5/28/11: It is Memorial Day weekend and the weather forecast looks pretty good from Saturday on so I decided to take a couple of extra days off and try to make some significant progress. Before getting the roof on I wanted to strengthen the gantry. Eight inch lag screws are screwed in from the top, metal braces attached with three inch lag screws, and knee braces applied to provide strength in the mid sections. I later added a couple of knee braces to the end to firm things up even more.
5/28/11: With all that out of the way I started to drill my angle iron. This will be screwed into the tops of the east/west walls and the gantry. It is the track that the rollers will roll on. The steel is 1/4 inch galvanized angle iron. I used a titanium bit. The trick is to go slow and dip the bit in some oil every few seconds or so to keep things cool. I only broke one bit, but that was my own dumb fault for being too aggressive. Fortunately I had two spares.
5/29/11: Before proceeding on with the roller system construction I decided it was a good idea to construct a model from the cut off scraps. It's a pretty good thing I did. My original model had the 2x6 and the 2x8 in the wrong orientation. I also learned from the experience how difficult it was going to be to drill a 7 inch hole accurately without a drill press. Here you can see the model set up on the angle iron tracks. Roofing rafters will be attached directly to the top.
5/29/11: I am happy with the model, now it's time to build the roller systems. I measured the location of the holes on each of the three boards and drilled those independently. My thinking was that it would be easier to align three carefully measured holes than trying to drill perfectly perpendicular through that whole mess. It worked pretty good, but I still had a little adjusting to do.
5/29/11: The roller system is pretty heavy, but fortunately my buddy Steve showed up just in time to help me get them set on the rails. You really need three people to hoist these bad boys. We managed to get them up, but it was only with some luck and some quick prayers that we didn't drop these and/or get hurt. Once up, Steve held it in place while I applied a clamp from the inside to hold it in place. Once both were up and clamped I nailed a 2x6 facia board on both ends. Here you can see it in the half rolled off position. With no roof on I am able to roll this with just one finger! Many thanks to Steve for helping with this; I could not have done it alone!
5/30/11: The next morning I got busy building the gables. Steve came by and spent the whole day helping me get the roof framed and sheeted. The gables are constructed from 2x4's. A miter saw makes short work of getting all the angles right.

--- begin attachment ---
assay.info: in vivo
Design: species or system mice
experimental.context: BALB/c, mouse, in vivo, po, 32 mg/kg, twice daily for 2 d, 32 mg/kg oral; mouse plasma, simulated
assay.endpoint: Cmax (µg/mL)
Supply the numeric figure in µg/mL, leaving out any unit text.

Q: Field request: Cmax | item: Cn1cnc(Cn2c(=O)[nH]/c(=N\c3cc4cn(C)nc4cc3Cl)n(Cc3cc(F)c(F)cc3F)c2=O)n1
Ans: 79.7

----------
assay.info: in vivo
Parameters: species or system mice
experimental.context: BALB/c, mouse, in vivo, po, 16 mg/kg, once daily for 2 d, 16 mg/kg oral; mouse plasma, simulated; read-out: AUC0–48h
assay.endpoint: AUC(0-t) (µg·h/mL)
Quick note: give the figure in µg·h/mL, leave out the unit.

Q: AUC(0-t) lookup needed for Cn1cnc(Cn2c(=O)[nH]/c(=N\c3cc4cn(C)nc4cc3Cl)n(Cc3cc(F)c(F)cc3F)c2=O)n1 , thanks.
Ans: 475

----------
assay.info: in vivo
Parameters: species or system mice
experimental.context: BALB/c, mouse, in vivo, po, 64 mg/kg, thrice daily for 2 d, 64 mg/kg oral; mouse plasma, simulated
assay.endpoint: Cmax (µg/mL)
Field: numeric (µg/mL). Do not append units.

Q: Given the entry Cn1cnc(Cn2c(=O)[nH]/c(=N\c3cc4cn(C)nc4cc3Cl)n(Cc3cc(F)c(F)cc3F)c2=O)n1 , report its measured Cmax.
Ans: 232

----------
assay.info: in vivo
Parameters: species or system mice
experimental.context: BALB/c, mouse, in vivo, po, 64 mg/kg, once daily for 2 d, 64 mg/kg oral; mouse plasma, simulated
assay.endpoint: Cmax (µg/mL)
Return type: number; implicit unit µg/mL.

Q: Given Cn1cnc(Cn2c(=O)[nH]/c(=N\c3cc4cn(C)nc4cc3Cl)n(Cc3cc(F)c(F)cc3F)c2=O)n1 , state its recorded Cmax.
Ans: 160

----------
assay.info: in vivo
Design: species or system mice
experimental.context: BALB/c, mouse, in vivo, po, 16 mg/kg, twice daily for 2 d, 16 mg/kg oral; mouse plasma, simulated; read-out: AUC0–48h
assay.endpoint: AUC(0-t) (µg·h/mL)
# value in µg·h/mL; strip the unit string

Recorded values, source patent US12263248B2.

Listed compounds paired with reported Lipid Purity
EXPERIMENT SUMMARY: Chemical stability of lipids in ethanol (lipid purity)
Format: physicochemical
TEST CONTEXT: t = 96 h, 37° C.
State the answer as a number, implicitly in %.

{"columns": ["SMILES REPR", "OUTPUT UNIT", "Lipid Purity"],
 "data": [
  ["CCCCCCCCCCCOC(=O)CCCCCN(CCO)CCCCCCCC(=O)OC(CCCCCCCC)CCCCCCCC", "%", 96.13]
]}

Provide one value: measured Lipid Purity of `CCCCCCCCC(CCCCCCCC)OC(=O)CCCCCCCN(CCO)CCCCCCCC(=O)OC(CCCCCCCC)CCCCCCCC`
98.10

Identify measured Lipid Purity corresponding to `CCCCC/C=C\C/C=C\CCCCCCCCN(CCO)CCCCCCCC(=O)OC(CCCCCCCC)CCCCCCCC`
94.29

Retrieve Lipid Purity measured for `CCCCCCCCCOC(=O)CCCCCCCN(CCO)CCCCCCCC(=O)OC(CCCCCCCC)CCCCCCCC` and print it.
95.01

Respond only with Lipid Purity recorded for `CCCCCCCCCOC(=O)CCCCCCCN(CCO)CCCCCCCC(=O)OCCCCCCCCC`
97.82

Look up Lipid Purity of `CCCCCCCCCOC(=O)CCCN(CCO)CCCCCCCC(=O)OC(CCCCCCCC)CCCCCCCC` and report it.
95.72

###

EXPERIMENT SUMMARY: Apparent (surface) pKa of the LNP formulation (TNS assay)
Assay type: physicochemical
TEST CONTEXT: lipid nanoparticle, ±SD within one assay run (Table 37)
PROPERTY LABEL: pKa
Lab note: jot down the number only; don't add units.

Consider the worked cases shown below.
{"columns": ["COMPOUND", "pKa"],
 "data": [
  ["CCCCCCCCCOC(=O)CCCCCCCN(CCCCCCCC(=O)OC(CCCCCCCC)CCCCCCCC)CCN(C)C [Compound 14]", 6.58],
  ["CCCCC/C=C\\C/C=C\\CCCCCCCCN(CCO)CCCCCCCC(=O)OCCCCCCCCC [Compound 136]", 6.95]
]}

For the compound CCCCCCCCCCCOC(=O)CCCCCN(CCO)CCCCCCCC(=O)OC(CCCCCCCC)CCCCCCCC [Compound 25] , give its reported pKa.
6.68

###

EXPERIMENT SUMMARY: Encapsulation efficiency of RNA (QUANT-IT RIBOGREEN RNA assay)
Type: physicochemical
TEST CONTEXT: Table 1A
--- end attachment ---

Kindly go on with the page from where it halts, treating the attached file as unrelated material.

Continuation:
5/30/11: With Steve's help we were able to get siding on the gables and nailed into place. To frame the rafters, we worked on the roof of the control room rather than fool with ladders. To get to the next rafter it was just a simple matter of rolling the roof a couple of feet...it was as easy as working on the ground. There is a knee brace on each end for additional support.
5/30/11: It's been a long day, but by hook or crook we managed to get the roof sheeted.
5/30/11: Steve bid me farewell, but while I was still up on the roof nailing down the sheets I could not pass up this awesome sunset.
5/31/11: Before getting too much more weight on the roof I nailed 2x6 collars across each rafter.
5/31/11: I added a couple pieces of trim to each gable before proceeding to the roofing. I'll cut these to length later when I have more time. 15W tar paper went on next.
6/1/11: Then comes the fun part...shingles. This took way longer than I expected and it was unusually hot for early June. I hope I never see a roofing nail ever again. Shown here without the ridge shingles which I added later. I can roll the roof by myself, but it is a struggle...I will most likely add a winch.
6/1/11: I had about an inch gap between the roller system facia board and the top of the wall so I added a piece of trim to help keep the weather out. There is only about a quarter of an inch gap...just enough to clear the rolling roof and keep the rain out. I'll add a piece of weather stripping later. Note: the facia board overhangs the trim by about an inch.
6/1/11: On the way out I climbed up the hill to Don's place and got a nice wide field shot. It's been a long, hot five days. I am exhausted but pleased with the results so far.